Two things about this kind of floored me:

1) That this conversation about cross-dressing not as  an opportunity to crack jokes or mock the practice, but instead as a relevant matter of identity to be treated seriously, was taking place on ESPN radio.

2) that it was Buzz Bissinger, an older sportswriter dude who’s been well known for many years now (Friday Night Lights – one of the all-time great sports books – came out in 1990), and has been most prominently in the public eye in recent known in recent years as a curmudgeon decrying the changing and coarsening of our culture. He made something of a fool of himself in a public exchange a few years ago with Will Leitch, then of Deadspin, in a kids-get-off-my-lawn rant. In 2012, he attacked on twitter the excellent young writer Jamelle Bouie, when Bouie raised questions about Bissinger’s decision – after a lifetime of voting Democratic – to pull the lever for Mitt Romney against Obama in 2012. The two eventually had a productive conversation in print, but this only came after Bissinger was a nasty prick to Bouie on twitter, calling him, among other choice things a “fuckhead.” (yes, the same Bissinger who, in the previous rant against Leitch, had decried the profanity of the internet).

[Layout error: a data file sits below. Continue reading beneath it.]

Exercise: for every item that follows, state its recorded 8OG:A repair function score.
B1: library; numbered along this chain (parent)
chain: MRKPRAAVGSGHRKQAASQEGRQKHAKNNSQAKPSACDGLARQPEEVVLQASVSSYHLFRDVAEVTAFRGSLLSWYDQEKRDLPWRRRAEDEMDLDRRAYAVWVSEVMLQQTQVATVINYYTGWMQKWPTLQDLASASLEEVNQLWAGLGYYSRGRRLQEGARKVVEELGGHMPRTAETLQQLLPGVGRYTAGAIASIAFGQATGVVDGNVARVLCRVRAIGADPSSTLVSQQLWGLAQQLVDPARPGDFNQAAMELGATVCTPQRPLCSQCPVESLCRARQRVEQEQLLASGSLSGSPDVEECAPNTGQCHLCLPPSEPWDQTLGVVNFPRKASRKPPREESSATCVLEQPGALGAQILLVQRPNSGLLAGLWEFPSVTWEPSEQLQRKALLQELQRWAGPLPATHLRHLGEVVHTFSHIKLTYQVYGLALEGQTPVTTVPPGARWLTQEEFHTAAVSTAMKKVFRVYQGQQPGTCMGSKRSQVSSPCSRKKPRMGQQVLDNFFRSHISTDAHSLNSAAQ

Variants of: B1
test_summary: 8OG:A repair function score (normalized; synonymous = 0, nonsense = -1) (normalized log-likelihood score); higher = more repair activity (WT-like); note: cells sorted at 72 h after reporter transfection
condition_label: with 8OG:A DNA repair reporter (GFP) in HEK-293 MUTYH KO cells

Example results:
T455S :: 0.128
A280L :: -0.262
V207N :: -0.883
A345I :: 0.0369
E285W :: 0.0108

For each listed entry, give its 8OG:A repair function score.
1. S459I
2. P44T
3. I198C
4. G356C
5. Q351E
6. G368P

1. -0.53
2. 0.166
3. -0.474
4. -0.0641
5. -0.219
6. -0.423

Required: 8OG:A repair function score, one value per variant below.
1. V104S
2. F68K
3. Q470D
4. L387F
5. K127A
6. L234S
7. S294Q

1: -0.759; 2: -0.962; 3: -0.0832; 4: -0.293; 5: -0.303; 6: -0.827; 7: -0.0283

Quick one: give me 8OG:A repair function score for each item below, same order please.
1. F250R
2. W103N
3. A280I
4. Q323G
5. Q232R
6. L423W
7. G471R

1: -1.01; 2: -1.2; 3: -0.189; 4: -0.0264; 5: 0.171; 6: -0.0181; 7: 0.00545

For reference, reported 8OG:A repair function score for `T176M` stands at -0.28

As a friend said to me when we spoke last night, Bissinger’s appearance on LeBatard upended my Buzz Bissinger schema. It also revealed to me my own ingrained notions of the “typical” profile of a transgender person (not that Bissinger identifies himself in that way) or, in any event, someone with a more fluid notion of their own gender identity, or someone who sometimes cross-dresses.

None of what Bissinger said yesterday tells us anything about whether he’s a good, decent, empathetic human being. But it was an eye-opening moment for me, as it seems the coverage of Caitlyn Jenner has been for many, in prompting many of us to re-think how we use surface-level characteristics and cues to form deeper judgments about our co-humans. In that way, what I heard from Bissinger yesterday was a learning moment for me.